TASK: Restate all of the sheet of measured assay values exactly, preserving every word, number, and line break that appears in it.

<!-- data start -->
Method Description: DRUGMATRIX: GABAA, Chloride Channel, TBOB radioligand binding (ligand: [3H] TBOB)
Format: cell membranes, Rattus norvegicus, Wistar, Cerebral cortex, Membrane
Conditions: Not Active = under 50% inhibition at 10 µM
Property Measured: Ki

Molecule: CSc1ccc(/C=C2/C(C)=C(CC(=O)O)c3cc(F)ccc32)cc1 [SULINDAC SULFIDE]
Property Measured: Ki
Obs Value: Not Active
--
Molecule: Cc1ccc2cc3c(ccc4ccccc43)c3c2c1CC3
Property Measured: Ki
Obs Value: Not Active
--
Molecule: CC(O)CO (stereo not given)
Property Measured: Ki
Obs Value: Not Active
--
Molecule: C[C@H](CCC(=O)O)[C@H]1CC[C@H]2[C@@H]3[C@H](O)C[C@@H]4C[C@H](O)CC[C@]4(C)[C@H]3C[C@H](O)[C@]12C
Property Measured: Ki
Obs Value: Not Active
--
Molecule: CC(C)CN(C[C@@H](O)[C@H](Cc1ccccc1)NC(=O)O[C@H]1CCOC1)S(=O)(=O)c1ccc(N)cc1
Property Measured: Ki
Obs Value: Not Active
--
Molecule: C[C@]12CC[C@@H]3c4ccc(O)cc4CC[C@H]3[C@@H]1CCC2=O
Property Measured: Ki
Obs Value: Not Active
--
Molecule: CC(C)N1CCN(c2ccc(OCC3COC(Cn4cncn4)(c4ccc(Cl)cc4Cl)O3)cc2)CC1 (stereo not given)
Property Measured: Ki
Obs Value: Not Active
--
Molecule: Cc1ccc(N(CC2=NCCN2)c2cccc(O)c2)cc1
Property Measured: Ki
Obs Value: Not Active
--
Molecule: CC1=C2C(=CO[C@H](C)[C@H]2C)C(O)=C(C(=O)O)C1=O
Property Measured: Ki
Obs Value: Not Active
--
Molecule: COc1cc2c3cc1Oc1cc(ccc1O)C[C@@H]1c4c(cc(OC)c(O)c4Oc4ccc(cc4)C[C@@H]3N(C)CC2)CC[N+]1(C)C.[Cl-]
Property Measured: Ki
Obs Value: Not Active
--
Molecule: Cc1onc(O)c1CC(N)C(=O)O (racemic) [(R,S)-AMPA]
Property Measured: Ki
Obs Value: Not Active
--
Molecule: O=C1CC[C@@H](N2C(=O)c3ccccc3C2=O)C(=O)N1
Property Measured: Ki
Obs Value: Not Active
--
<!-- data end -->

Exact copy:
Method Description: DRUGMATRIX: GABAA, Chloride Channel, TBOB radioligand binding (ligand: [3H] TBOB)
Format: cell membranes, Rattus norvegicus, Wistar, Cerebral cortex, Membrane
Conditions: Not Active = under 50% inhibition at 10 µM
Property Measured: Ki

Molecule: CSc1ccc(/C=C2/C(C)=C(CC(=O)O)c3cc(F)ccc32)cc1 [SULINDAC SULFIDE]
Property Measured: Ki
Obs Value: Not Active
--
Molecule: Cc1ccc2cc3c(ccc4ccccc43)c3c2c1CC3
Property Measured: Ki
Obs Value: Not Active
--
Molecule: CC(O)CO (stereo not given)
Property Measured: Ki
Obs Value: Not Active
--
Molecule: C[C@H](CCC(=O)O)[C@H]1CC[C@H]2[C@@H]3[C@H](O)C[C@@H]4C[C@H](O)CC[C@]4(C)[C@H]3C[C@H](O)[C@]12C
Property Measured: Ki
Obs Value: Not Active
--
Molecule: CC(C)CN(C[C@@H](O)[C@H](Cc1ccccc1)NC(=O)O[C@H]1CCOC1)S(=O)(=O)c1ccc(N)cc1
Property Measured: Ki
Obs Value: Not Active
--
Molecule: C[C@]12CC[C@@H]3c4ccc(O)cc4CC[C@H]3[C@@H]1CCC2=O
Property Measured: Ki
Obs Value: Not Active
--
Molecule: CC(C)N1CCN(c2ccc(OCC3COC(Cn4cncn4)(c4ccc(Cl)cc4Cl)O3)cc2)CC1 (stereo not given)
Property Measured: Ki
Obs Value: Not Active
--
Molecule: Cc1ccc(N(CC2=NCCN2)c2cccc(O)c2)cc1
Property Measured: Ki
Obs Value: Not Active
--
Molecule: CC1=C2C(=CO[C@H](C)[C@H]2C)C(O)=C(C(=O)O)C1=O
Property Measured: Ki
Obs Value: Not Active
--
Molecule: COc1cc2c3cc1Oc1cc(ccc1O)C[C@@H]1c4c(cc(OC)c(O)c4Oc4ccc(cc4)C[C@@H]3N(C)CC2)CC[N+]1(C)C.[Cl-]
Property Measured: Ki
Obs Value: Not Active
--
Molecule: Cc1onc(O)c1CC(N)C(=O)O (racemic) [(R,S)-AMPA]
Property Measured: Ki
Obs Value: Not Active
--
Molecule: O=C1CC[C@@H](N2C(=O)c3ccccc3C2=O)C(=O)N1
Property Measured: Ki
Obs Value: Not Active
--